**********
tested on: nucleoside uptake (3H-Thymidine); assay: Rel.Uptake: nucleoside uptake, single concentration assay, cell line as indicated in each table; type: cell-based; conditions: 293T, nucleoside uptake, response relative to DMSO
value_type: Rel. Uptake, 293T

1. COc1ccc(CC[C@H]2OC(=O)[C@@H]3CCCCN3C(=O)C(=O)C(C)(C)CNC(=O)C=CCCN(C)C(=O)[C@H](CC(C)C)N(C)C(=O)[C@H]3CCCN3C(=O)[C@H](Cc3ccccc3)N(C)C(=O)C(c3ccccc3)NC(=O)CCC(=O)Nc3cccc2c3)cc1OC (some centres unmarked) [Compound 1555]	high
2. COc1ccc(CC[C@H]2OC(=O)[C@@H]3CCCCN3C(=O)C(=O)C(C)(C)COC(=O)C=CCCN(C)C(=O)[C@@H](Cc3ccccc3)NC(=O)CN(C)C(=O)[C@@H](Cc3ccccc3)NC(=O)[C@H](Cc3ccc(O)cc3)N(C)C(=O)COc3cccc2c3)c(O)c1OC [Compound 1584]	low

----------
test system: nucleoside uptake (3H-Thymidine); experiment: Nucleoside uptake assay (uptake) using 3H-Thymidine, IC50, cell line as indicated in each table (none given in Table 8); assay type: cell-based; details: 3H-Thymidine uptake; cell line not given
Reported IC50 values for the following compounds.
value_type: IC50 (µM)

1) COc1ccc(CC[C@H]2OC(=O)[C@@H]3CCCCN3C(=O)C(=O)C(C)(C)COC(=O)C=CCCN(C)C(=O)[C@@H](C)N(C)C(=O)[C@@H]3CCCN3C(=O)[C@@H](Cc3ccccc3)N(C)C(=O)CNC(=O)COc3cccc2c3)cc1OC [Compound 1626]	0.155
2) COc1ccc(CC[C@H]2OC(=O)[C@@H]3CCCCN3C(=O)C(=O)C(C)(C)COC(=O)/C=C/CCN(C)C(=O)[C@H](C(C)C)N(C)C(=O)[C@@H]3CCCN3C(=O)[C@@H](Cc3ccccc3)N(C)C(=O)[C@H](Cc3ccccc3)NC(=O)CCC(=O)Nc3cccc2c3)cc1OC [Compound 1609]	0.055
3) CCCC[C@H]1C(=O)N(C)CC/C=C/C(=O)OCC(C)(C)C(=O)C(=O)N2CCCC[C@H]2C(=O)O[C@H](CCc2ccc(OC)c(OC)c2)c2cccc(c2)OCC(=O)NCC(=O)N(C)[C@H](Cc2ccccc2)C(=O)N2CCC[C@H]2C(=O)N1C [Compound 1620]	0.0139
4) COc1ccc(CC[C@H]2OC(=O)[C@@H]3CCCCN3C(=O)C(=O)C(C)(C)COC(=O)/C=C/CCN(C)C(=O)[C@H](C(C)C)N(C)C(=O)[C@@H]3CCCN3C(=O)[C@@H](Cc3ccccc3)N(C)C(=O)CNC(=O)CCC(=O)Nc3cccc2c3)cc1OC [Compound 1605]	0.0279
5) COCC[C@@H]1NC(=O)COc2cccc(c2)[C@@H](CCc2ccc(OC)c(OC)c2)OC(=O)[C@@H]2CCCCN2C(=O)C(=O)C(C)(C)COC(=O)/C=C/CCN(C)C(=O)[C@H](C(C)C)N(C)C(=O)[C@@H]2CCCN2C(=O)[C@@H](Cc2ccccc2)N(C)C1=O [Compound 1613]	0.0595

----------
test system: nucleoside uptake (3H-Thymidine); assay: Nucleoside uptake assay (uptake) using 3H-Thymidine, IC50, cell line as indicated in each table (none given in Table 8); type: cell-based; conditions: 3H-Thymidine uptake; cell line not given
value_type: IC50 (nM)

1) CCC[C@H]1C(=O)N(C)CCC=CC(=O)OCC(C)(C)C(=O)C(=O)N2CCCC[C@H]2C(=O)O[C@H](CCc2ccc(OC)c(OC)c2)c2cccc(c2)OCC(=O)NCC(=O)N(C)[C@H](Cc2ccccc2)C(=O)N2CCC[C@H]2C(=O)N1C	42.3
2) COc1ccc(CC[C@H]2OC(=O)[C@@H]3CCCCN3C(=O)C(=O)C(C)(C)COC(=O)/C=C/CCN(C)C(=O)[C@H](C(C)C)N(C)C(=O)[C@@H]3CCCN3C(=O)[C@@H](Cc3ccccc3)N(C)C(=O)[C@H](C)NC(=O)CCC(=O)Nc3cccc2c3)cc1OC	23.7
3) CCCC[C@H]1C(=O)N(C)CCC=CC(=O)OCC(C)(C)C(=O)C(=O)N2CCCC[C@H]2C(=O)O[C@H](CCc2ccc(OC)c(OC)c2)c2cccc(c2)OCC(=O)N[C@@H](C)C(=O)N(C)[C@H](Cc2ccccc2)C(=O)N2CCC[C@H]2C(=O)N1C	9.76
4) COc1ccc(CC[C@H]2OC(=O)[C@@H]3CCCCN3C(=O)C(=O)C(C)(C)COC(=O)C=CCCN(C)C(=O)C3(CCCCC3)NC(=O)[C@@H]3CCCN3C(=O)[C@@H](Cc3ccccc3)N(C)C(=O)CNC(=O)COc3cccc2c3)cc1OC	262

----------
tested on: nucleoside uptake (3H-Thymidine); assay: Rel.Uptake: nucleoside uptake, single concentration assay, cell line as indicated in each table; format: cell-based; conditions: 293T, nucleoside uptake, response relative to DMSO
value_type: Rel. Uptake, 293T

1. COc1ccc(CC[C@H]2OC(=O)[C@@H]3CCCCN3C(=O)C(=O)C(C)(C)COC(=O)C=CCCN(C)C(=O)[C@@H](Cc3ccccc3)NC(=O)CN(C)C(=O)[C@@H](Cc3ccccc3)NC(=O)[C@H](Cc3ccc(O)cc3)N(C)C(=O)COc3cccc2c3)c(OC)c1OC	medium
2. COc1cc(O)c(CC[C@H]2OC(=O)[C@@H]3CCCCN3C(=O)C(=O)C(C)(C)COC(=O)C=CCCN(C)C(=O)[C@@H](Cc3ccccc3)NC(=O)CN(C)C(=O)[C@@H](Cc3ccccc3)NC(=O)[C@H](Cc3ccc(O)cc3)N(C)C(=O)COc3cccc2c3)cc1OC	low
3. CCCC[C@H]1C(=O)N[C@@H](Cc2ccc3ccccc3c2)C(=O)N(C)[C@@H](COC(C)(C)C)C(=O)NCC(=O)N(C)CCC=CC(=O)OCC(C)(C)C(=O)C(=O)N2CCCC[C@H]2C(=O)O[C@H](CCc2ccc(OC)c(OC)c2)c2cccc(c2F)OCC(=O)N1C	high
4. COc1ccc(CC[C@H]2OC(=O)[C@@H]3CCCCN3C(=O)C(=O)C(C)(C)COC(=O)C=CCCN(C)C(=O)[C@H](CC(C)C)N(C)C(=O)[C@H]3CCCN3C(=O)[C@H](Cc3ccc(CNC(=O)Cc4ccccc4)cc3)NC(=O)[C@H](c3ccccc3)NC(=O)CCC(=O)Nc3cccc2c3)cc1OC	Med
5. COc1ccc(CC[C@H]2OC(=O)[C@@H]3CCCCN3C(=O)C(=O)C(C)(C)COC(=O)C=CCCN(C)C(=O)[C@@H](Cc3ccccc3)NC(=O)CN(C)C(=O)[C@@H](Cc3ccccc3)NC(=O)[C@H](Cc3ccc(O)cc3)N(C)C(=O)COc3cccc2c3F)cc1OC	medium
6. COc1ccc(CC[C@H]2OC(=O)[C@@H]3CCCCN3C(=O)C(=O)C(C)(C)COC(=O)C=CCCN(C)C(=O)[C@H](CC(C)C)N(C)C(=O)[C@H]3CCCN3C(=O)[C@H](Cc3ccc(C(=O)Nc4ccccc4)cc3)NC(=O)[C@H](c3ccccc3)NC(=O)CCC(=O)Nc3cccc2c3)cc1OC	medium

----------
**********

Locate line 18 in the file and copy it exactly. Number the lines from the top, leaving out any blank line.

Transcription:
2) COc1ccc(CC[C@H]2OC(=O)[C@@H]3CCCCN3C(=O)C(=O)C(C)(C)COC(=O)/C=C/CCN(C)C(=O)[C@H](C(C)C)N(C)C(=O)[C@@H]3CCCN3C(=O)[C@@H](Cc3ccccc3)N(C)C(=O)[C@H](C)NC(=O)CCC(=O)Nc3cccc2c3)cc1OC	23.7